More people will be heading back to work over the coming weeks. The roadways, which have been relatively traffic-free for the last two months, are likely to get crowded again. In fact, it might end up being even more congested than before, if polling data released Wednesday is on target.
According to the MassINC Polling Group, which has done outstanding work tracking behaviors and opinions in Massachusetts since the pandemic hit, residents they’ve interviewed are more likely to be driving or walking to work – and trying to avoid public transportation.
“In all, 35 percent of residents say they will ride the MBTA subway less than before, and 33 percent say the same of the commuter rail,” the pollsters said in a summary released this week. “Among the most frequent transit users, 44 percent say they will ride the subway less, and 45 percent expect to drive more. Young people and Boston residents are among the groups indicating the biggest increases in driving.”
The survey, conducted between May 5-13 and sponsored by The Barr Foundation, suggests that many of us who have been working at home will continue to do so. Forty-one percent of those surveyed told the pollsters that “they would prefer to work from home even after the state reopens.”
Steve Koczela, president of The MassINC Polling Group, said that the survey “suggests we could see changes all across the system in terms of how people get around, with large swaths of the population planning to do things differently than before.” He also noted that “there are deep inequities in who can work from home.”
Of those surveyed who have worked from home throughout the crisis, a large proportion – 71 percent – hold an advanced degree. “Only a quarter of workers with a high school degree or less have worked from home all of the time during the crisis,” Koczela’s report notes.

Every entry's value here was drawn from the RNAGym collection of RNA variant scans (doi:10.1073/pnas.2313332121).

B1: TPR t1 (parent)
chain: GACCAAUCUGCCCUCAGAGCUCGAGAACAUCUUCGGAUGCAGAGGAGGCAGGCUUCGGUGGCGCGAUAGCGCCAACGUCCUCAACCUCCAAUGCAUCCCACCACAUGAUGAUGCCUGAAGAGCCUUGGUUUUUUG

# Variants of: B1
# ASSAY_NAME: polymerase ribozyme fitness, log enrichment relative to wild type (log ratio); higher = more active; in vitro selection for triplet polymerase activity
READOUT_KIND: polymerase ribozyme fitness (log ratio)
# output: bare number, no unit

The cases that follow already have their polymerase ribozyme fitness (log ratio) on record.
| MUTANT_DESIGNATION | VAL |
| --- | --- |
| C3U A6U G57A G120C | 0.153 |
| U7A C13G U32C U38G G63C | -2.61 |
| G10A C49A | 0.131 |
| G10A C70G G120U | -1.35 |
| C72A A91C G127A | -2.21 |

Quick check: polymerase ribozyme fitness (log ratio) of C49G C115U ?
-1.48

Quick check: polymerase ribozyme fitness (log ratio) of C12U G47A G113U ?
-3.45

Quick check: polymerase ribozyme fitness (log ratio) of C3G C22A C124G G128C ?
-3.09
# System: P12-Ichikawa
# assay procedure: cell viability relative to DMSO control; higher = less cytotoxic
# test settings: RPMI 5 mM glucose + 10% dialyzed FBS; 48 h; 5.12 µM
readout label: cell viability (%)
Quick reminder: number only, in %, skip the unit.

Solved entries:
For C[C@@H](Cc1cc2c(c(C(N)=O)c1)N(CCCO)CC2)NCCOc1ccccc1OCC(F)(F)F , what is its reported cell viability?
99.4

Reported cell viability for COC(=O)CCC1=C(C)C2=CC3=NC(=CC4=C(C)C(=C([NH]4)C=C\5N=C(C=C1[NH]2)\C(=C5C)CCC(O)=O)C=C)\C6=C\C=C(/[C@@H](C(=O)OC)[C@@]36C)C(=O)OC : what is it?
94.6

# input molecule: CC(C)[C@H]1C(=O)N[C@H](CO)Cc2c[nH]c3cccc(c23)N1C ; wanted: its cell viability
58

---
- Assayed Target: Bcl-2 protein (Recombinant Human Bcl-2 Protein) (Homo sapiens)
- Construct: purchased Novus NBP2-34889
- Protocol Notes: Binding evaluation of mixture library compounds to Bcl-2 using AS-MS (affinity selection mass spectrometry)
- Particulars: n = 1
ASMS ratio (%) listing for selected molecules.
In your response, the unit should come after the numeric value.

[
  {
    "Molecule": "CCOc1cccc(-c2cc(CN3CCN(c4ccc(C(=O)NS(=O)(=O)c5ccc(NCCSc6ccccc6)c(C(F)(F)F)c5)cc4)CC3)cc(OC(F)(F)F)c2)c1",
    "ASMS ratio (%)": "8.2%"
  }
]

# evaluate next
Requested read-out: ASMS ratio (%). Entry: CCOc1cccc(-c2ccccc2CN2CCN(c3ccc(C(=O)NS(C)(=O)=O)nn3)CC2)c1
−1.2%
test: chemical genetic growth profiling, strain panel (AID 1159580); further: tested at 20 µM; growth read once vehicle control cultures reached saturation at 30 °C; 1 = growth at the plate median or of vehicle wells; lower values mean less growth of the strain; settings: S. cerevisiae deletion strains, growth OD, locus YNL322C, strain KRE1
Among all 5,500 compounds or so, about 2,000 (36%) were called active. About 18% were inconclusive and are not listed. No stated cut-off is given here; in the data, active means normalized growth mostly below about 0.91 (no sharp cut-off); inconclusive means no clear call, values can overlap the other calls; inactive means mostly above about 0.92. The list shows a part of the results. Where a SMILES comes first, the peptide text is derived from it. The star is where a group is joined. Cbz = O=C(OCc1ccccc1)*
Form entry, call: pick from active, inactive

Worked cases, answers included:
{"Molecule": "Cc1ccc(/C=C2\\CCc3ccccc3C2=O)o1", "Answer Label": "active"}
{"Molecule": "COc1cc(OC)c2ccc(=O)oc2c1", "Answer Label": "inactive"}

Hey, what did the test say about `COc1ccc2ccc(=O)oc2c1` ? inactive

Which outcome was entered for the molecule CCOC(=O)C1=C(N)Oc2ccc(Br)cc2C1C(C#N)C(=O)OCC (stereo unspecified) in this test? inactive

For those who do rely on the T – and particularly for the men and women who work for the transit agency – there will undoubtedly be lingering concerns. James Evers, the president of the Carmen’s Union, wrote to MBTA general manager Steve Poftak last week noting that passenger volume has increased 20 percent in recent weeks.
“As the state begins to embark on reopening efforts, MBTA drivers and operators are increasingly concerned about what reopening will mean for increased passenger volume and, as a result, the increased risk of exposure in these confined spaces,” Evers wrote. He urged the MBTA to enforce the governor’s directive that passengers wear masks. “It is not enough to simply ask passengers to comply – it must be enforced,” Evers wrote.
But there are limits to what the MBTA can accomplish. Poftak told WBUR last week that enforcing the face-covering policy cannot really be done “in a police action kind of way” since people with medical conditions are exempt.
The MassINC poll indicates that potential MBTA riders are also spooked. Only ten percent told pollsters that they would “feel very comfortable” riding during peak hours. That number increased to a majority if the T were to adopt “precautions like requiring masks, installing hand-sanitizer dispensers, and limiting the number of passengers allowed on vehicles and platforms.
If there’s an “upside” to any of this, it might be that some people – especially those of us fortunate enough to live in the city – won’t be jumping into a private vehicle, either. Some are planning to turn to our devices – our feet –to get around. According to the MassInc survey, 53 percent of Bostonians said that “they plan to walk more as the state reopens.” And 64 percent think the city should dedicate more space on Boston streets to walking and biking.
- Bill Forry